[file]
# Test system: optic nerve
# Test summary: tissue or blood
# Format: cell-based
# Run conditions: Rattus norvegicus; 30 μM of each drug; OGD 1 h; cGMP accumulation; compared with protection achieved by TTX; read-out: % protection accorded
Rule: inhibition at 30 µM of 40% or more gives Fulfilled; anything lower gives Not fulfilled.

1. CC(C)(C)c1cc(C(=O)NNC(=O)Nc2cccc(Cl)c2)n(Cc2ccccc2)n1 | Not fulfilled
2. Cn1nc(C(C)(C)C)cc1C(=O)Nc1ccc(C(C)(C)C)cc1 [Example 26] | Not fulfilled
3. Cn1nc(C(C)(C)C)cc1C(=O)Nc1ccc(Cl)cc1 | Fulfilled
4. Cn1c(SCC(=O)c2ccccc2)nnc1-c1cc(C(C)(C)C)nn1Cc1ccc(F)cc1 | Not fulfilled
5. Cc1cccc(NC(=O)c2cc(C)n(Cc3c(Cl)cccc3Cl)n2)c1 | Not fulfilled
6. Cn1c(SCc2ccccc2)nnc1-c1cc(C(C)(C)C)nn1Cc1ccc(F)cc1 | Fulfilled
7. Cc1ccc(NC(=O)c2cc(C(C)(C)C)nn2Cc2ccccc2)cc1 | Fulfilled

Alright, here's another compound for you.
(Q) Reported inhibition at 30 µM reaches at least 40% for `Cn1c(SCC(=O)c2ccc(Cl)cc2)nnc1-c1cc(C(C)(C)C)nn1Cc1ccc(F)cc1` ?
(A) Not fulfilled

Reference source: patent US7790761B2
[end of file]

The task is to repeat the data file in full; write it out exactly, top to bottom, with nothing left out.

# Test system: optic nerve
# Test summary: tissue or blood
# Format: cell-based
# Run conditions: Rattus norvegicus; 30 μM of each drug; OGD 1 h; cGMP accumulation; compared with protection achieved by TTX; read-out: % protection accorded
Rule: inhibition at 30 µM of 40% or more gives Fulfilled; anything lower gives Not fulfilled.

1. CC(C)(C)c1cc(C(=O)NNC(=O)Nc2cccc(Cl)c2)n(Cc2ccccc2)n1 | Not fulfilled
2. Cn1nc(C(C)(C)C)cc1C(=O)Nc1ccc(C(C)(C)C)cc1 [Example 26] | Not fulfilled
3. Cn1nc(C(C)(C)C)cc1C(=O)Nc1ccc(Cl)cc1 | Fulfilled
4. Cn1c(SCC(=O)c2ccccc2)nnc1-c1cc(C(C)(C)C)nn1Cc1ccc(F)cc1 | Not fulfilled
5. Cc1cccc(NC(=O)c2cc(C)n(Cc3c(Cl)cccc3Cl)n2)c1 | Not fulfilled
6. Cn1c(SCc2ccccc2)nnc1-c1cc(C(C)(C)C)nn1Cc1ccc(F)cc1 | Fulfilled
7. Cc1ccc(NC(=O)c2cc(C(C)(C)C)nn2Cc2ccccc2)cc1 | Fulfilled

Alright, here's another compound for you.
(Q) Reported inhibition at 30 µM reaches at least 40% for `Cn1c(SCC(=O)c2ccc(Cl)cc2)nnc1-c1cc(C(C)(C)C)nn1Cc1ccc(F)cc1` ?
(A) Not fulfilled

Reference source: patent US7790761B2